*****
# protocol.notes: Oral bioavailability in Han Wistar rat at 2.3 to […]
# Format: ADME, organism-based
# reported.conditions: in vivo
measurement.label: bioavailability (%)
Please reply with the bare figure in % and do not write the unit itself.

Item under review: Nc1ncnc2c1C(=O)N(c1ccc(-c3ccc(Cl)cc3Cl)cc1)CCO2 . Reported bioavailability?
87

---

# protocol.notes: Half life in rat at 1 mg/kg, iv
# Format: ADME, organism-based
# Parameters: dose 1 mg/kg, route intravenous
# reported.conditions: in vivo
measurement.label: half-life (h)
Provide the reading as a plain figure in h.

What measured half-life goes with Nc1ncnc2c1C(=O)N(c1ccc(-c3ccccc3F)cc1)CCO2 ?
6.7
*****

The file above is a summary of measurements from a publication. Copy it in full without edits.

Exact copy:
# protocol.notes: Oral bioavailability in Han Wistar rat at 2.3 to […]
# Format: ADME, organism-based
# reported.conditions: in vivo
measurement.label: bioavailability (%)
Please reply with the bare figure in % and do not write the unit itself.

Item under review: Nc1ncnc2c1C(=O)N(c1ccc(-c3ccc(Cl)cc3Cl)cc1)CCO2 . Reported bioavailability?
87

---

# protocol.notes: Half life in rat at 1 mg/kg, iv
# Format: ADME, organism-based
# Parameters: dose 1 mg/kg, route intravenous
# reported.conditions: in vivo
measurement.label: half-life (h)
Provide the reading as a plain figure in h.

What measured half-life goes with Nc1ncnc2c1C(=O)N(c1ccc(-c3ccccc3F)cc1)CCO2 ?
6.7